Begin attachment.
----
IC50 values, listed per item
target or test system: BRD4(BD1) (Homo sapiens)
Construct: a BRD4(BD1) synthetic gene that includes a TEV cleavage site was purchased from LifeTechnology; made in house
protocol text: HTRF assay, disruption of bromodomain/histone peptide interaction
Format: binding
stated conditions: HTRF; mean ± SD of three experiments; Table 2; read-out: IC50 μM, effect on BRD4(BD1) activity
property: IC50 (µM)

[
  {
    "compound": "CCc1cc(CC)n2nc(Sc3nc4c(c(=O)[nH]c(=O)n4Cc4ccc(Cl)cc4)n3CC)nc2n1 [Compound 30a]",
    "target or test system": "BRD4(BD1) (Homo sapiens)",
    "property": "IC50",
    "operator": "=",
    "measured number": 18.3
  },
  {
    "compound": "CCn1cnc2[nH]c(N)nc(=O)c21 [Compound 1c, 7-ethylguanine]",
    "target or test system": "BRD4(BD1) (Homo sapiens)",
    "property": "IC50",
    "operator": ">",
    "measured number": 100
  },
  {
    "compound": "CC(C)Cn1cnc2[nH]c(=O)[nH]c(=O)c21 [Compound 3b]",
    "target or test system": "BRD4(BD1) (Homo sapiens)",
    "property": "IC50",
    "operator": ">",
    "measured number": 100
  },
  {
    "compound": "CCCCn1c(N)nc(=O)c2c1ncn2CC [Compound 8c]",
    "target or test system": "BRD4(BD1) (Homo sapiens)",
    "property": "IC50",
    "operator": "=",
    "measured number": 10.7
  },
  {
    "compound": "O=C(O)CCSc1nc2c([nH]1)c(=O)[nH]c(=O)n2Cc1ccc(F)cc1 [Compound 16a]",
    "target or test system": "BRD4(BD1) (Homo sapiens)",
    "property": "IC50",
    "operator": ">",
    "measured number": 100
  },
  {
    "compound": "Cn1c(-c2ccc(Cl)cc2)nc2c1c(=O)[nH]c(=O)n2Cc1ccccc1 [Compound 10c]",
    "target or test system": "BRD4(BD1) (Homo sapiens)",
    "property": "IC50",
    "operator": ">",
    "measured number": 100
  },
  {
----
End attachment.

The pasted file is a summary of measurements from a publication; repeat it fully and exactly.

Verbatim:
IC50 values, listed per item
target or test system: BRD4(BD1) (Homo sapiens)
Construct: a BRD4(BD1) synthetic gene that includes a TEV cleavage site was purchased from LifeTechnology; made in house
protocol text: HTRF assay, disruption of bromodomain/histone peptide interaction
Format: binding
stated conditions: HTRF; mean ± SD of three experiments; Table 2; read-out: IC50 μM, effect on BRD4(BD1) activity
property: IC50 (µM)

[
  {
    "compound": "CCc1cc(CC)n2nc(Sc3nc4c(c(=O)[nH]c(=O)n4Cc4ccc(Cl)cc4)n3CC)nc2n1 [Compound 30a]",
    "target or test system": "BRD4(BD1) (Homo sapiens)",
    "property": "IC50",
    "operator": "=",
    "measured number": 18.3
  },
  {
    "compound": "CCn1cnc2[nH]c(N)nc(=O)c21 [Compound 1c, 7-ethylguanine]",
    "target or test system": "BRD4(BD1) (Homo sapiens)",
    "property": "IC50",
    "operator": ">",
    "measured number": 100
  },
  {
    "compound": "CC(C)Cn1cnc2[nH]c(=O)[nH]c(=O)c21 [Compound 3b]",
    "target or test system": "BRD4(BD1) (Homo sapiens)",
    "property": "IC50",
    "operator": ">",
    "measured number": 100
  },
  {
    "compound": "CCCCn1c(N)nc(=O)c2c1ncn2CC [Compound 8c]",
    "target or test system": "BRD4(BD1) (Homo sapiens)",
    "property": "IC50",
    "operator": "=",
    "measured number": 10.7
  },
  {
    "compound": "O=C(O)CCSc1nc2c([nH]1)c(=O)[nH]c(=O)n2Cc1ccc(F)cc1 [Compound 16a]",
    "target or test system": "BRD4(BD1) (Homo sapiens)",
    "property": "IC50",
    "operator": ">",
    "measured number": 100
  },
  {
    "compound": "Cn1c(-c2ccc(Cl)cc2)nc2c1c(=O)[nH]c(=O)n2Cc1ccccc1 [Compound 10c]",
    "target or test system": "BRD4(BD1) (Homo sapiens)",
    "property": "IC50",
    "operator": ">",
    "measured number": 100
  },
  {